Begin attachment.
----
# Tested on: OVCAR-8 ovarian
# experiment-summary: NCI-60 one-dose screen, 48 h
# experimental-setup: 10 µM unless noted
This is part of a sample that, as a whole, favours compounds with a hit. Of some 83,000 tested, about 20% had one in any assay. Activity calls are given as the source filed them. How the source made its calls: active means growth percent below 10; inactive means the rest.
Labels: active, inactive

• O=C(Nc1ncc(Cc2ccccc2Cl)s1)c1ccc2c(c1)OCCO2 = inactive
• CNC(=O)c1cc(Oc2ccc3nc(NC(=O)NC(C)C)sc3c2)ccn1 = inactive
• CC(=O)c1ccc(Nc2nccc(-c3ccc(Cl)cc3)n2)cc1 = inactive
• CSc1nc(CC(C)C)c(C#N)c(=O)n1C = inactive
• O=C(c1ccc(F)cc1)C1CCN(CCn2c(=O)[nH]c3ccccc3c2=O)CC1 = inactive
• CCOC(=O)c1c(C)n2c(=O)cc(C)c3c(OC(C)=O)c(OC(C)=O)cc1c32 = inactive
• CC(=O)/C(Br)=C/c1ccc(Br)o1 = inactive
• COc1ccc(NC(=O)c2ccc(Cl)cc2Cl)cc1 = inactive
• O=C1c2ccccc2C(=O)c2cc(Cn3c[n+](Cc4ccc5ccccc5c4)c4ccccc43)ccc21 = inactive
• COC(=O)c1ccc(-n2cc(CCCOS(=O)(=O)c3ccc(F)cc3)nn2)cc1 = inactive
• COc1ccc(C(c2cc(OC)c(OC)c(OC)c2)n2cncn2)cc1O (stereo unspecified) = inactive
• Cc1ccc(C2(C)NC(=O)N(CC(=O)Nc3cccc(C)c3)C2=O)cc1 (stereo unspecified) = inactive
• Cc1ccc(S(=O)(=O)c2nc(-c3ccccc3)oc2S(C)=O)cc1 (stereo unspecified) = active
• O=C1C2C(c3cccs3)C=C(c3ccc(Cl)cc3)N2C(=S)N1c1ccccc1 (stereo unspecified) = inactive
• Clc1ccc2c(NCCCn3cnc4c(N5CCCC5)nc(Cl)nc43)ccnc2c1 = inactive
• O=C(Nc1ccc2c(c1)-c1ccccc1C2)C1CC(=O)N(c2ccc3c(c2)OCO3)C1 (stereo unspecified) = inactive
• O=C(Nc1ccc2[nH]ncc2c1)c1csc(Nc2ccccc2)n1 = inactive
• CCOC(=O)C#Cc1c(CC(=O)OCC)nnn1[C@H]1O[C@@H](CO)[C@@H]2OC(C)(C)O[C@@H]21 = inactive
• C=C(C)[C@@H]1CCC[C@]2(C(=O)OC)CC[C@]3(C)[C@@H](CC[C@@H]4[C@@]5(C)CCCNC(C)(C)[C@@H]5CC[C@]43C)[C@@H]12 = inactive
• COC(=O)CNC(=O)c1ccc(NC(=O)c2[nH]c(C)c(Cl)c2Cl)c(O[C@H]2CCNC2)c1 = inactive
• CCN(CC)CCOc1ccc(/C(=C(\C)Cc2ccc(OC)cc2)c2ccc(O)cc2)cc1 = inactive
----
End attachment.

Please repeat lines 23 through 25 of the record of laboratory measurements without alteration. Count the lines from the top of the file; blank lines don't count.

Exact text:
• CCOC(=O)C#Cc1c(CC(=O)OCC)nnn1[C@H]1O[C@@H](CO)[C@@H]2OC(C)(C)O[C@@H]21 = inactive
• C=C(C)[C@@H]1CCC[C@]2(C(=O)OC)CC[C@]3(C)[C@@H](CC[C@@H]4[C@@]5(C)CCCNC(C)(C)[C@@H]5CC[C@]43C)[C@@H]12 = inactive
• COC(=O)CNC(=O)c1ccc(NC(=O)c2[nH]c(C)c(Cl)c2Cl)c(O[C@H]2CCNC2)c1 = inactive